• Israel’s wine industry recorded a successful year in 2011 with exports growing by 5.5% according to the Israel Export and International Cooperation Institute.  The top 5 export destinations are the US, France, UK, Canada, and Poland.  There are currently 35 commercial wineries in Israel and over 250 boutique wineries.
  • Israeli venture capital funds raised $796 million in 2011 after raising nothing in 2010 and just $256 million in 2009, according to the IVC Research Center / KPMG Israel Somekh Chaikin report.  Microfunds raised a total of $87 million, nearly 11% of the total capital raised last year, and of the 14 funds raising capital, 8 are managed by newcomers in the Israeli venture market or organizations raising their first venture capital fund.
  • Israel’s unemployment rate fell to an all time low of 5.4% of the civilian labor force in the fourth quarter of 2011 from 5.6% in the preceding quarter, according to the Central Bureau of Statistics.  Participation in the labor force rose to 54.2% from 53.5% in the previous year.
  • Israel has kept its place as one of the largest exporters of know-how in technology in the world, according to a report published by The National Council for R&D at the Ministry of Science & Technology.  In 2010, Israeli companies exported $9.5 billion in technological services such as R&D and licensing agreements on patents and know-how.  This was a 3.4% drop from 2009, but a 17% rise compared with 2007.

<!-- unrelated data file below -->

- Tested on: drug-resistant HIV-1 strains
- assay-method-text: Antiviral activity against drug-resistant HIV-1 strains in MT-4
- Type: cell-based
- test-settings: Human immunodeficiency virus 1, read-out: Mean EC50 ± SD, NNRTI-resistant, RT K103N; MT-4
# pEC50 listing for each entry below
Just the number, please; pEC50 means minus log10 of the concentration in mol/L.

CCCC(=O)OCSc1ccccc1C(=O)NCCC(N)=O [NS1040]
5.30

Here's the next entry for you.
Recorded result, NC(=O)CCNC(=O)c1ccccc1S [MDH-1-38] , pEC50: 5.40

• Since it was founded in 2000, Taglit Birthright Israel has contributed more than NIS 2 billion to the Israeli economy through the provision of travel services, hotel overnights, food, training, security, visits to sites, flights, and more.  7,100 birthright groups have visited Israel, and 34,000 Jews participated in Birthright programs in 2011.
  • Israel produced better risk-adjusted returns than all other developed stock markets in the past decade as the technology-driven economy attracted global investors.  The Bloomberg Riskless Return Ranking shows the Tel Aviv-25 index returned 7.6% in the past 10 years after adjusting for volatility, the highest ranking among 24 developed-nation benchmark indexes including the ones in Hong Kong and Norway.
  • Israel’s natural gas reserves are worth $130 billion in non-capitalized values, according to the Israel Prime Minister’s Office.  This valuation is the basis for the sovereign fund for oil and gas royalties that will be set up, and the gas discoveries in Israeli waters could be double the known discoveries to date, including the Tamar and Leviathan fields.
  • Israel’s food exports from the US increased by 13% in the first 10 months of 2011 over the same period a year ago, from $135 million to $152 million, according to a report by $A.  One reason is the growing demand for American products by the estimated 500,000 US and Canadian citizens said to live in Israel, but sources indicate that ordinary Israelis like American cereals, deli products, dried fruits and some prepared foods.